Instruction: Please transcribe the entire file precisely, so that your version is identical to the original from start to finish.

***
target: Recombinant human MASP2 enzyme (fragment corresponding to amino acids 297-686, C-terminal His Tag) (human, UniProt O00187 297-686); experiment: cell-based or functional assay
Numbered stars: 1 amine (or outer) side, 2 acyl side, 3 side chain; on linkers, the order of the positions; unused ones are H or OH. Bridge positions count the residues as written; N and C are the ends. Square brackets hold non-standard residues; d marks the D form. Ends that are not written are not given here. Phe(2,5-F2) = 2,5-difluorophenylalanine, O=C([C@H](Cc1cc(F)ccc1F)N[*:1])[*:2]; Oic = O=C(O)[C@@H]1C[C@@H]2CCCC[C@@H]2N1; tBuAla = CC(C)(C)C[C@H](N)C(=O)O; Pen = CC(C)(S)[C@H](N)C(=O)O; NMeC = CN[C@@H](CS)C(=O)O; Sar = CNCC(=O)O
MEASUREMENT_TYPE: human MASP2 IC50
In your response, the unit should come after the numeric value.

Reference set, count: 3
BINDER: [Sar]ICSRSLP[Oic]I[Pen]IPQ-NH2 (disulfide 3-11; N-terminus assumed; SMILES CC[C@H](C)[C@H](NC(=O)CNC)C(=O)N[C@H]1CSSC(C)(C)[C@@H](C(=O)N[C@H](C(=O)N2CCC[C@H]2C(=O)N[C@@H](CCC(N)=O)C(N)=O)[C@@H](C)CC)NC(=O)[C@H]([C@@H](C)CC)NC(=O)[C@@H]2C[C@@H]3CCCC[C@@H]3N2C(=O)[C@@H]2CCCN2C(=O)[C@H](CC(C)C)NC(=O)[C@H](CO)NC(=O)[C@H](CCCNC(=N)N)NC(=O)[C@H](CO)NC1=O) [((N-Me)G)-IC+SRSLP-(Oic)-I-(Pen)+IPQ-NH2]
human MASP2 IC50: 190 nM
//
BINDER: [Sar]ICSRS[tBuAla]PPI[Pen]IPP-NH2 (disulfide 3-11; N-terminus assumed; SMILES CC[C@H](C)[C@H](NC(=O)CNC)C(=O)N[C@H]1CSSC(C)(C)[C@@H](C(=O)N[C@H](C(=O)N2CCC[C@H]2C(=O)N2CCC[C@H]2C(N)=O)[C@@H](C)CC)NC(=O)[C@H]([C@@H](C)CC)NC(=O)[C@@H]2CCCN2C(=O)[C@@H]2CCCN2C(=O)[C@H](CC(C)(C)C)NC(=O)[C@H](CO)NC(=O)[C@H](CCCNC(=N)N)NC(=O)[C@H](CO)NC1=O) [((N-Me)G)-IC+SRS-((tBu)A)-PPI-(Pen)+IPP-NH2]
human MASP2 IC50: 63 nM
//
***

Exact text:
target: Recombinant human MASP2 enzyme (fragment corresponding to amino acids 297-686, C-terminal His Tag) (human, UniProt O00187 297-686); experiment: cell-based or functional assay
Numbered stars: 1 amine (or outer) side, 2 acyl side, 3 side chain; on linkers, the order of the positions; unused ones are H or OH. Bridge positions count the residues as written; N and C are the ends. Square brackets hold non-standard residues; d marks the D form. Ends that are not written are not given here. Phe(2,5-F2) = 2,5-difluorophenylalanine, O=C([C@H](Cc1cc(F)ccc1F)N[*:1])[*:2]; Oic = O=C(O)[C@@H]1C[C@@H]2CCCC[C@@H]2N1; tBuAla = CC(C)(C)C[C@H](N)C(=O)O; Pen = CC(C)(S)[C@H](N)C(=O)O; NMeC = CN[C@@H](CS)C(=O)O; Sar = CNCC(=O)O
MEASUREMENT_TYPE: human MASP2 IC50
In your response, the unit should come after the numeric value.

Reference set, count: 3
BINDER: [Sar]ICSRSLP[Oic]I[Pen]IPQ-NH2 (disulfide 3-11; N-terminus assumed; SMILES CC[C@H](C)[C@H](NC(=O)CNC)C(=O)N[C@H]1CSSC(C)(C)[C@@H](C(=O)N[C@H](C(=O)N2CCC[C@H]2C(=O)N[C@@H](CCC(N)=O)C(N)=O)[C@@H](C)CC)NC(=O)[C@H]([C@@H](C)CC)NC(=O)[C@@H]2C[C@@H]3CCCC[C@@H]3N2C(=O)[C@@H]2CCCN2C(=O)[C@H](CC(C)C)NC(=O)[C@H](CO)NC(=O)[C@H](CCCNC(=N)N)NC(=O)[C@H](CO)NC1=O) [((N-Me)G)-IC+SRSLP-(Oic)-I-(Pen)+IPQ-NH2]
human MASP2 IC50: 190 nM
//
BINDER: [Sar]ICSRS[tBuAla]PPI[Pen]IPP-NH2 (disulfide 3-11; N-terminus assumed; SMILES CC[C@H](C)[C@H](NC(=O)CNC)C(=O)N[C@H]1CSSC(C)(C)[C@@H](C(=O)N[C@H](C(=O)N2CCC[C@H]2C(=O)N2CCC[C@H]2C(N)=O)[C@@H](C)CC)NC(=O)[C@H]([C@@H](C)CC)NC(=O)[C@@H]2CCCN2C(=O)[C@@H]2CCCN2C(=O)[C@H](CC(C)(C)C)NC(=O)[C@H](CO)NC(=O)[C@H](CCCNC(=N)N)NC(=O)[C@H](CO)NC1=O) [((N-Me)G)-IC+SRS-((tBu)A)-PPI-(Pen)+IPP-NH2]
human MASP2 IC50: 63 nM
//